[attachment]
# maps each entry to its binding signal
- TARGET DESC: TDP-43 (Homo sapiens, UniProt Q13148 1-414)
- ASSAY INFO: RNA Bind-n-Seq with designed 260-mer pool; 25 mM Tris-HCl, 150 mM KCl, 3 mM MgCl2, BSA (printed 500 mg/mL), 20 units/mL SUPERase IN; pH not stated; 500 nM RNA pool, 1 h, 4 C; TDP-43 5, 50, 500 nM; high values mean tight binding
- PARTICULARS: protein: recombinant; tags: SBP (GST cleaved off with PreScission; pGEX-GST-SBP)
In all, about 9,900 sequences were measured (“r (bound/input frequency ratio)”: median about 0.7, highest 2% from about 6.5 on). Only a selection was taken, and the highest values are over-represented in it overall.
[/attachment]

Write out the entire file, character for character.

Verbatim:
# maps each entry to its binding signal
- TARGET DESC: TDP-43 (Homo sapiens, UniProt Q13148 1-414)
- ASSAY INFO: RNA Bind-n-Seq with designed 260-mer pool; 25 mM Tris-HCl, 150 mM KCl, 3 mM MgCl2, BSA (printed 500 mg/mL), 20 units/mL SUPERase IN; pH not stated; 500 nM RNA pool, 1 h, 4 C; TDP-43 5, 50, 500 nM; high values mean tight binding
- PARTICULARS: protein: recombinant; tags: SBP (GST cleaved off with PreScission; pGEX-GST-SBP)
In all, about 9,900 sequences were measured (“r (bound/input frequency ratio)”: median about 0.7, highest 2% from about 6.5 on). Only a selection was taken, and the highest values are over-represented in it overall.